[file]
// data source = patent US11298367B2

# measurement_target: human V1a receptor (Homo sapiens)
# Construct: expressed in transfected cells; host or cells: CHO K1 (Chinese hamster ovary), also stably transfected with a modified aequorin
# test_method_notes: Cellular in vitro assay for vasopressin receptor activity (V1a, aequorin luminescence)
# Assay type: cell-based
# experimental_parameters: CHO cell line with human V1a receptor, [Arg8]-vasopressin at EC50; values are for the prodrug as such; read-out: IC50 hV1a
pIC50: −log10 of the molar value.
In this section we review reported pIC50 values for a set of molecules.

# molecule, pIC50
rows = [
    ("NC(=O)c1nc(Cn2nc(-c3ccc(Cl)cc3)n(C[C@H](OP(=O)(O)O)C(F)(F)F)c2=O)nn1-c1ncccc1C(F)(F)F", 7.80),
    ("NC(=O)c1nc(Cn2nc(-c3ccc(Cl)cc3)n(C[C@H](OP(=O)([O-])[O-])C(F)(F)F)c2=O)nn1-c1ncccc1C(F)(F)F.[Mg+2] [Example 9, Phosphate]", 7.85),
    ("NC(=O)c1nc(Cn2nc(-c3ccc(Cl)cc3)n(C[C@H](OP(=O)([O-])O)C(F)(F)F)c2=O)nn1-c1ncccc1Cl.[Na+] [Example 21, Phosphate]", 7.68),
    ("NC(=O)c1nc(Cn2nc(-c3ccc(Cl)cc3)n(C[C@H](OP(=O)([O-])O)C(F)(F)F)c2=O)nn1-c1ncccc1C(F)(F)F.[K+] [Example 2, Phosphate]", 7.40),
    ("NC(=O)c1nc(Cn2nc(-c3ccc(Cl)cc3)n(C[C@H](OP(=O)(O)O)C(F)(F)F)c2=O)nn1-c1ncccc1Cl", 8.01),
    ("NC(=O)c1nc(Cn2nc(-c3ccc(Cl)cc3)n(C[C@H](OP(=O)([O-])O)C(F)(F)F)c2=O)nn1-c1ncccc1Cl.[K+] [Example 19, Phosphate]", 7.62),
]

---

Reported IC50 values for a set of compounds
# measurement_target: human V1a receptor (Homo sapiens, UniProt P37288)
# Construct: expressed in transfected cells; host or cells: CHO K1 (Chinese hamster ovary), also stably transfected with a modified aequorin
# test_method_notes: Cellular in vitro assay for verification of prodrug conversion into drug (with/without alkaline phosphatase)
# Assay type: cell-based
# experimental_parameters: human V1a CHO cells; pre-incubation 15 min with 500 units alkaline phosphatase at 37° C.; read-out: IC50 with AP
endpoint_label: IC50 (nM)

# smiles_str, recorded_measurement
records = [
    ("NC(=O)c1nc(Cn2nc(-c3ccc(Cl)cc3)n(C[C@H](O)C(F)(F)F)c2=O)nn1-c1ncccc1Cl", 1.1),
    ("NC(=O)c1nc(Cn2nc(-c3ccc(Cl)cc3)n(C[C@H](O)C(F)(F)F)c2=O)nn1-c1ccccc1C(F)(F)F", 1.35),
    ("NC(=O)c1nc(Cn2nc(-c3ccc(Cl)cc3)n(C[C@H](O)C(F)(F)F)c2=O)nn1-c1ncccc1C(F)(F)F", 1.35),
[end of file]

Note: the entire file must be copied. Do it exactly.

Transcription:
// data source = patent US11298367B2

# measurement_target: human V1a receptor (Homo sapiens)
# Construct: expressed in transfected cells; host or cells: CHO K1 (Chinese hamster ovary), also stably transfected with a modified aequorin
# test_method_notes: Cellular in vitro assay for vasopressin receptor activity (V1a, aequorin luminescence)
# Assay type: cell-based
# experimental_parameters: CHO cell line with human V1a receptor, [Arg8]-vasopressin at EC50; values are for the prodrug as such; read-out: IC50 hV1a
pIC50: −log10 of the molar value.
In this section we review reported pIC50 values for a set of molecules.

# molecule, pIC50
rows = [
    ("NC(=O)c1nc(Cn2nc(-c3ccc(Cl)cc3)n(C[C@H](OP(=O)(O)O)C(F)(F)F)c2=O)nn1-c1ncccc1C(F)(F)F", 7.80),
    ("NC(=O)c1nc(Cn2nc(-c3ccc(Cl)cc3)n(C[C@H](OP(=O)([O-])[O-])C(F)(F)F)c2=O)nn1-c1ncccc1C(F)(F)F.[Mg+2] [Example 9, Phosphate]", 7.85),
    ("NC(=O)c1nc(Cn2nc(-c3ccc(Cl)cc3)n(C[C@H](OP(=O)([O-])O)C(F)(F)F)c2=O)nn1-c1ncccc1Cl.[Na+] [Example 21, Phosphate]", 7.68),
    ("NC(=O)c1nc(Cn2nc(-c3ccc(Cl)cc3)n(C[C@H](OP(=O)([O-])O)C(F)(F)F)c2=O)nn1-c1ncccc1C(F)(F)F.[K+] [Example 2, Phosphate]", 7.40),
    ("NC(=O)c1nc(Cn2nc(-c3ccc(Cl)cc3)n(C[C@H](OP(=O)(O)O)C(F)(F)F)c2=O)nn1-c1ncccc1Cl", 8.01),
    ("NC(=O)c1nc(Cn2nc(-c3ccc(Cl)cc3)n(C[C@H](OP(=O)([O-])O)C(F)(F)F)c2=O)nn1-c1ncccc1Cl.[K+] [Example 19, Phosphate]", 7.62),
]

---

Reported IC50 values for a set of compounds
# measurement_target: human V1a receptor (Homo sapiens, UniProt P37288)
# Construct: expressed in transfected cells; host or cells: CHO K1 (Chinese hamster ovary), also stably transfected with a modified aequorin
# test_method_notes: Cellular in vitro assay for verification of prodrug conversion into drug (with/without alkaline phosphatase)
# Assay type: cell-based
# experimental_parameters: human V1a CHO cells; pre-incubation 15 min with 500 units alkaline phosphatase at 37° C.; read-out: IC50 with AP
endpoint_label: IC50 (nM)

# smiles_str, recorded_measurement
records = [
    ("NC(=O)c1nc(Cn2nc(-c3ccc(Cl)cc3)n(C[C@H](O)C(F)(F)F)c2=O)nn1-c1ncccc1Cl", 1.1),
    ("NC(=O)c1nc(Cn2nc(-c3ccc(Cl)cc3)n(C[C@H](O)C(F)(F)F)c2=O)nn1-c1ccccc1C(F)(F)F", 1.35),
    ("NC(=O)c1nc(Cn2nc(-c3ccc(Cl)cc3)n(C[C@H](O)C(F)(F)F)c2=O)nn1-c1ncccc1C(F)(F)F", 1.35),